The European Court of Human Rights (ECHR) declared Thursday that Greece violated the liberty and security of five unaccompanied refugee minors who entered the country in 2016.
The five minors are Afghans between 14 and 17 years old who claim they fled their country because they feared for their lives as members of the Ismaili religious minority.
Greek police had arrested the teens in February 2016 and ordered them to leave the country within a month.
Some of the teens had tried to cross the border of Greece and North Macedonia but were stopped by border patrol. They were placed in “protective custody” at police stations thereafter.
The Afghan minors applied for asylum in March 2016 and two of them were granted protection in October 2016 and January 2017.
The European Court found that, in various police stations, three of the teens were subjected to degrading treatment. Such treatment violates Article 3 of the European Convention on Human Rights.
The court also found that the Greek government did not explain why police had placed the three teens in police stations rather than in a temporary accommodation facility. The court added that their detention was therefore unlawful and in violation of Articles 5 and 1 of the Convention.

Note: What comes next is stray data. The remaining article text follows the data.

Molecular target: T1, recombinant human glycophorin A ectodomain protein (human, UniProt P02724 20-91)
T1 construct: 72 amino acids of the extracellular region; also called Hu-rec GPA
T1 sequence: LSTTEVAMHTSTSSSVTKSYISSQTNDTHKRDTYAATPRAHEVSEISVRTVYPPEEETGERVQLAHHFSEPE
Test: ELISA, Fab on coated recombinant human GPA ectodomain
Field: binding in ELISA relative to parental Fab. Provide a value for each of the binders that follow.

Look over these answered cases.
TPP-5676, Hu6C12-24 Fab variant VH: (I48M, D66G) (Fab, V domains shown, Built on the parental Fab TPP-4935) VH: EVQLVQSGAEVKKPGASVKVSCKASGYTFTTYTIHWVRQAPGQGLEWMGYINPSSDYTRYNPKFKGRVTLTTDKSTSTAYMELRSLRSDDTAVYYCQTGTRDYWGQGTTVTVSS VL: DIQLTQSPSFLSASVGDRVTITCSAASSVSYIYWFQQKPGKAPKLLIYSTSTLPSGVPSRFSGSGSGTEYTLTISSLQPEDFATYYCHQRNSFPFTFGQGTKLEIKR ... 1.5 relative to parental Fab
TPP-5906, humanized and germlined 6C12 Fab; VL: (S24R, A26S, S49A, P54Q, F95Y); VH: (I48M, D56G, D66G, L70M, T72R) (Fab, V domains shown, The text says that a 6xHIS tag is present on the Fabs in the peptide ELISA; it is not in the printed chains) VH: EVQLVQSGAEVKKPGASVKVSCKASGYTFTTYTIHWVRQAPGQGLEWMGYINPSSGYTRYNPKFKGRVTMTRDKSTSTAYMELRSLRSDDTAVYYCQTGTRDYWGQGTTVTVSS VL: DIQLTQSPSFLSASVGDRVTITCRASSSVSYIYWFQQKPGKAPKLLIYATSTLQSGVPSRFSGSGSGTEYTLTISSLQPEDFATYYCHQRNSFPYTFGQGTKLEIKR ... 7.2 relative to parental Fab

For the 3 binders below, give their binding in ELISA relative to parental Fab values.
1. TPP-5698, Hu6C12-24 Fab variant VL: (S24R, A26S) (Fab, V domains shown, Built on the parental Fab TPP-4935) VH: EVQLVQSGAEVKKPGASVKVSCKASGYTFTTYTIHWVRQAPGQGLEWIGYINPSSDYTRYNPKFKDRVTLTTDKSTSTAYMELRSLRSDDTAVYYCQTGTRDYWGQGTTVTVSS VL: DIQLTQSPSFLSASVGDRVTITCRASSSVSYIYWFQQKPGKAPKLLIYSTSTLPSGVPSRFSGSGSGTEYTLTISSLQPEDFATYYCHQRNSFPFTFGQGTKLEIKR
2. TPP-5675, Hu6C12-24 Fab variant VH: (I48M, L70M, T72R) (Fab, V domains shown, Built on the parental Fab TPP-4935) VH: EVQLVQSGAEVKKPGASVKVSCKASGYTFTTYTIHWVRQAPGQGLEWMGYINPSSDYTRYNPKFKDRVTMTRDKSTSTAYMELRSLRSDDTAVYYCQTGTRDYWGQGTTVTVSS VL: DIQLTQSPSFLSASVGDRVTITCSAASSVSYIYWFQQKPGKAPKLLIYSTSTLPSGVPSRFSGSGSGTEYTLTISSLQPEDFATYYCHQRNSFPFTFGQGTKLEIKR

Greece must pay €4,000 to one of the minors, €6,000 to each of the other four for non-pecuniary damage, and another €1,500 to all five for costs and expenses.
See the full court report here
Approximately 3,700 unaccompanied refugee children are currently in Greece.
METAdrasi, a Greek nongovernmental organization, has been a leading force in providing services for such children.
Founded in 2010, METAdrasi aims to facilitate the reception and integration of refugees, migrants and unaccompanied children in Greece. The organization fills gaps in areas not covered, or covered only to a limited extent, by public authorities or other NGOs.
The organization has escorted approximately 11,000 children during 4,000 escorting missions. According to the latest statistics, 40% of the missions concern escorting children from the islands to the mainland. 41% of the escorted children come from detention centers, 36% from hotspots in the islands and 8% from homelessness.
Featured image / International Federation of Red Cross and Red Crescent
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